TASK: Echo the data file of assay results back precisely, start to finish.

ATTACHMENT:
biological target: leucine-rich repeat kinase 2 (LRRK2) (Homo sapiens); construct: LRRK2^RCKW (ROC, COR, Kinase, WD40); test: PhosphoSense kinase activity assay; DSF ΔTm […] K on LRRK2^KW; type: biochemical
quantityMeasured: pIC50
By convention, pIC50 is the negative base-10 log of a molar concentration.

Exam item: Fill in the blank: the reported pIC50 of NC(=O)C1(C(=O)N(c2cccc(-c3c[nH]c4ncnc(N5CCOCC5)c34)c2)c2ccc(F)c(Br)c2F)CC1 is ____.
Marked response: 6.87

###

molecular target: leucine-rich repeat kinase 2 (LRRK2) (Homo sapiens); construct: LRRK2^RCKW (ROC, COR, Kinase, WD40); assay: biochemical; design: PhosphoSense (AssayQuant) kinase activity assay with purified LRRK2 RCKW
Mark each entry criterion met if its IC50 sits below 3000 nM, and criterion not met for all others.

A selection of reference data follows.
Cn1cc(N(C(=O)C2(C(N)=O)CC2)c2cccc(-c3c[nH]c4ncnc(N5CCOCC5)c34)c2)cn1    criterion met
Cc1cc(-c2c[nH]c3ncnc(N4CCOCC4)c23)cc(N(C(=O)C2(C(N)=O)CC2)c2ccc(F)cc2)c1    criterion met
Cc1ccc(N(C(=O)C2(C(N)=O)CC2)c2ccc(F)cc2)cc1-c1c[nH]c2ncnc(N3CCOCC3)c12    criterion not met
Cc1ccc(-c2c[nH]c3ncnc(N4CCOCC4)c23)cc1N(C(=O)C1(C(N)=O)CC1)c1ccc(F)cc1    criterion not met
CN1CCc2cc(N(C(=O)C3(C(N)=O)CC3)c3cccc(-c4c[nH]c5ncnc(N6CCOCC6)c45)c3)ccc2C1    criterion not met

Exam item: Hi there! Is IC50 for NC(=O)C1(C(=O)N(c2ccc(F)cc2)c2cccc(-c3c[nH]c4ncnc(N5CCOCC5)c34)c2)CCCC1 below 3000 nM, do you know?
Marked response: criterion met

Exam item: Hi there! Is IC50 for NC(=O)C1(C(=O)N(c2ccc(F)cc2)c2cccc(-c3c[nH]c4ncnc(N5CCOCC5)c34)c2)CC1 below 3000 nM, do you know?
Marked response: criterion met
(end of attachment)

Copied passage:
biological target: leucine-rich repeat kinase 2 (LRRK2) (Homo sapiens); construct: LRRK2^RCKW (ROC, COR, Kinase, WD40); test: PhosphoSense kinase activity assay; DSF ΔTm […] K on LRRK2^KW; type: biochemical
quantityMeasured: pIC50
By convention, pIC50 is the negative base-10 log of a molar concentration.

Exam item: Fill in the blank: the reported pIC50 of NC(=O)C1(C(=O)N(c2cccc(-c3c[nH]c4ncnc(N5CCOCC5)c34)c2)c2ccc(F)c(Br)c2F)CC1 is ____.
Marked response: 6.87

###

molecular target: leucine-rich repeat kinase 2 (LRRK2) (Homo sapiens); construct: LRRK2^RCKW (ROC, COR, Kinase, WD40); assay: biochemical; design: PhosphoSense (AssayQuant) kinase activity assay with purified LRRK2 RCKW
Mark each entry criterion met if its IC50 sits below 3000 nM, and criterion not met for all others.

A selection of reference data follows.
Cn1cc(N(C(=O)C2(C(N)=O)CC2)c2cccc(-c3c[nH]c4ncnc(N5CCOCC5)c34)c2)cn1    criterion met
Cc1cc(-c2c[nH]c3ncnc(N4CCOCC4)c23)cc(N(C(=O)C2(C(N)=O)CC2)c2ccc(F)cc2)c1    criterion met
Cc1ccc(N(C(=O)C2(C(N)=O)CC2)c2ccc(F)cc2)cc1-c1c[nH]c2ncnc(N3CCOCC3)c12    criterion not met
Cc1ccc(-c2c[nH]c3ncnc(N4CCOCC4)c23)cc1N(C(=O)C1(C(N)=O)CC1)c1ccc(F)cc1    criterion not met
CN1CCc2cc(N(C(=O)C3(C(N)=O)CC3)c3cccc(-c4c[nH]c5ncnc(N6CCOCC6)c45)c3)ccc2C1    criterion not met

Exam item: Hi there! Is IC50 for NC(=O)C1(C(=O)N(c2ccc(F)cc2)c2cccc(-c3c[nH]c4ncnc(N5CCOCC5)c34)c2)CCCC1 below 3000 nM, do you know?
Marked response: criterion met

Exam item: Hi there! Is IC50 for NC(=O)C1(C(=O)N(c2ccc(F)cc2)c2cccc(-c3c[nH]c4ncnc(N5CCOCC5)c34)c2)CC1 below 3000 nM, do you know?
Marked response: criterion met